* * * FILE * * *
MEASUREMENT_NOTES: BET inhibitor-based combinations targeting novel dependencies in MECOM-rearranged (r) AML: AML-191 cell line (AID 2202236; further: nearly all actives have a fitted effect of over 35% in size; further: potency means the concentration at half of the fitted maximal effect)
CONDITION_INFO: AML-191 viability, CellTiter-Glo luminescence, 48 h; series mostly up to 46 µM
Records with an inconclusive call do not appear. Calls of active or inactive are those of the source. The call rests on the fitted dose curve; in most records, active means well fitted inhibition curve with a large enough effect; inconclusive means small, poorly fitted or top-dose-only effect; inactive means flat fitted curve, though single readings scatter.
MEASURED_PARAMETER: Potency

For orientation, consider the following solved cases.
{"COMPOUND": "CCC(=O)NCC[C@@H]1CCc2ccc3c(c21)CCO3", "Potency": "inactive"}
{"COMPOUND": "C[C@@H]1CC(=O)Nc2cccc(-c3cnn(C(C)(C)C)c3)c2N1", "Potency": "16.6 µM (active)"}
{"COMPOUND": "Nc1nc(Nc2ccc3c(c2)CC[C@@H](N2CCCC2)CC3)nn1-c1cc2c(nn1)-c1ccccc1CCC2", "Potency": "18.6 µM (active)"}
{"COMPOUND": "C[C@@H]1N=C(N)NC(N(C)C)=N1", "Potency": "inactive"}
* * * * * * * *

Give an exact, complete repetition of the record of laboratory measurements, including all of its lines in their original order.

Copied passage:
MEASUREMENT_NOTES: BET inhibitor-based combinations targeting novel dependencies in MECOM-rearranged (r) AML: AML-191 cell line (AID 2202236; further: nearly all actives have a fitted effect of over 35% in size; further: potency means the concentration at half of the fitted maximal effect)
CONDITION_INFO: AML-191 viability, CellTiter-Glo luminescence, 48 h; series mostly up to 46 µM
Records with an inconclusive call do not appear. Calls of active or inactive are those of the source. The call rests on the fitted dose curve; in most records, active means well fitted inhibition curve with a large enough effect; inconclusive means small, poorly fitted or top-dose-only effect; inactive means flat fitted curve, though single readings scatter.
MEASURED_PARAMETER: Potency

For orientation, consider the following solved cases.
{"COMPOUND": "CCC(=O)NCC[C@@H]1CCc2ccc3c(c21)CCO3", "Potency": "inactive"}
{"COMPOUND": "C[C@@H]1CC(=O)Nc2cccc(-c3cnn(C(C)(C)C)c3)c2N1", "Potency": "16.6 µM (active)"}
{"COMPOUND": "Nc1nc(Nc2ccc3c(c2)CC[C@@H](N2CCCC2)CC3)nn1-c1cc2c(nn1)-c1ccccc1CCC2", "Potency": "18.6 µM (active)"}
{"COMPOUND": "C[C@@H]1N=C(N)NC(N(C)C)=N1", "Potency": "inactive"}